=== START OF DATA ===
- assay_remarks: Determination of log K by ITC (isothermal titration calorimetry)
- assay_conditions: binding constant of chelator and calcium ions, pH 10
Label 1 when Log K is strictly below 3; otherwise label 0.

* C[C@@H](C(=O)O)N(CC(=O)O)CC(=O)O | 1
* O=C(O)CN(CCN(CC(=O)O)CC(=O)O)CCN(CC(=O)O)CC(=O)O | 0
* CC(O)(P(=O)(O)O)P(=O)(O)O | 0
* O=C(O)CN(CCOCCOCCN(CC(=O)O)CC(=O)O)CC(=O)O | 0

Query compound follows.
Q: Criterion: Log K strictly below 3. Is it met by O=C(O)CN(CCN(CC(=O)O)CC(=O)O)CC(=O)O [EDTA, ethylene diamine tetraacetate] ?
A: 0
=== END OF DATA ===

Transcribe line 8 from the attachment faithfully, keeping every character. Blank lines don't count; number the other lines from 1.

Query compound follows.